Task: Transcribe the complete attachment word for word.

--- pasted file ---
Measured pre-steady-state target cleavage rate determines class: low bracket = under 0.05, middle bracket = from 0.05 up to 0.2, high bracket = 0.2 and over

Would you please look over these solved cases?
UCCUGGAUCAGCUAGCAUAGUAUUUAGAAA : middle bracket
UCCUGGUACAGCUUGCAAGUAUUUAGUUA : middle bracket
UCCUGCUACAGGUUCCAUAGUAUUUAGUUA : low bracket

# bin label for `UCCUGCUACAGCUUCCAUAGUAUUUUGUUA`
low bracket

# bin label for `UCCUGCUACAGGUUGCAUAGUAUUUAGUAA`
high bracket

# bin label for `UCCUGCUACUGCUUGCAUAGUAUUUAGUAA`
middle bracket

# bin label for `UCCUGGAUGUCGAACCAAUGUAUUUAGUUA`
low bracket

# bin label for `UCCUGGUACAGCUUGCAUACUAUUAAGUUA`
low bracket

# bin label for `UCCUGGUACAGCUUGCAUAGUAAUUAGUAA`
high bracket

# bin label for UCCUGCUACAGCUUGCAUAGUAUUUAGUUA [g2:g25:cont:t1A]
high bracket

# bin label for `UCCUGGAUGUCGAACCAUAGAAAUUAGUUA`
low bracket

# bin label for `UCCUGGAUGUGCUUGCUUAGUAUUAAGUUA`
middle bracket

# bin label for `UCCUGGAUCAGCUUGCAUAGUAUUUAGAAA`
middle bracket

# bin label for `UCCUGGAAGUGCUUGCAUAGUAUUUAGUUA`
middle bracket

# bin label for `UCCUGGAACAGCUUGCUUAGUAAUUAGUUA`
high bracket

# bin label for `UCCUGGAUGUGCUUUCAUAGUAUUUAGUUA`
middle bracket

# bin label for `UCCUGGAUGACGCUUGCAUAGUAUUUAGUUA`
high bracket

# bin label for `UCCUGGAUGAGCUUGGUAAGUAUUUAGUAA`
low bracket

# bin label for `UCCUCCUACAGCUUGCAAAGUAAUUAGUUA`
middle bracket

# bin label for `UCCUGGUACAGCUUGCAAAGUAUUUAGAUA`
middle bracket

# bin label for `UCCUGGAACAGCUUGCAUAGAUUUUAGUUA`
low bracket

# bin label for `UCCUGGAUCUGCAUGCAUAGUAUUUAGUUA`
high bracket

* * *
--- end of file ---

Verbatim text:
Measured pre-steady-state target cleavage rate determines class: low bracket = under 0.05, middle bracket = from 0.05 up to 0.2, high bracket = 0.2 and over

Would you please look over these solved cases?
UCCUGGAUCAGCUAGCAUAGUAUUUAGAAA : middle bracket
UCCUGGUACAGCUUGCAAGUAUUUAGUUA : middle bracket
UCCUGCUACAGGUUCCAUAGUAUUUAGUUA : low bracket

# bin label for `UCCUGCUACAGCUUCCAUAGUAUUUUGUUA`
low bracket

# bin label for `UCCUGCUACAGGUUGCAUAGUAUUUAGUAA`
high bracket

# bin label for `UCCUGCUACUGCUUGCAUAGUAUUUAGUAA`
middle bracket

# bin label for `UCCUGGAUGUCGAACCAAUGUAUUUAGUUA`
low bracket

# bin label for `UCCUGGUACAGCUUGCAUACUAUUAAGUUA`
low bracket

# bin label for `UCCUGGUACAGCUUGCAUAGUAAUUAGUAA`
high bracket

# bin label for UCCUGCUACAGCUUGCAUAGUAUUUAGUUA [g2:g25:cont:t1A]
high bracket

# bin label for `UCCUGGAUGUCGAACCAUAGAAAUUAGUUA`
low bracket

# bin label for `UCCUGGAUGUGCUUGCUUAGUAUUAAGUUA`
middle bracket

# bin label for `UCCUGGAUCAGCUUGCAUAGUAUUUAGAAA`
middle bracket

# bin label for `UCCUGGAAGUGCUUGCAUAGUAUUUAGUUA`
middle bracket

# bin label for `UCCUGGAACAGCUUGCUUAGUAAUUAGUUA`
high bracket

# bin label for `UCCUGGAUGUGCUUUCAUAGUAUUUAGUUA`
middle bracket

# bin label for `UCCUGGAUGACGCUUGCAUAGUAUUUAGUUA`
high bracket

# bin label for `UCCUGGAUGAGCUUGGUAAGUAUUUAGUAA`
low bracket

# bin label for `UCCUCCUACAGCUUGCAAAGUAAUUAGUUA`
middle bracket

# bin label for `UCCUGGUACAGCUUGCAAAGUAUUUAGAUA`
middle bracket

# bin label for `UCCUGGAACAGCUUGCAUAGAUUUUAGUUA`
low bracket

# bin label for `UCCUGGAUCUGCAUGCAUAGUAUUUAGUUA`
high bracket

* * *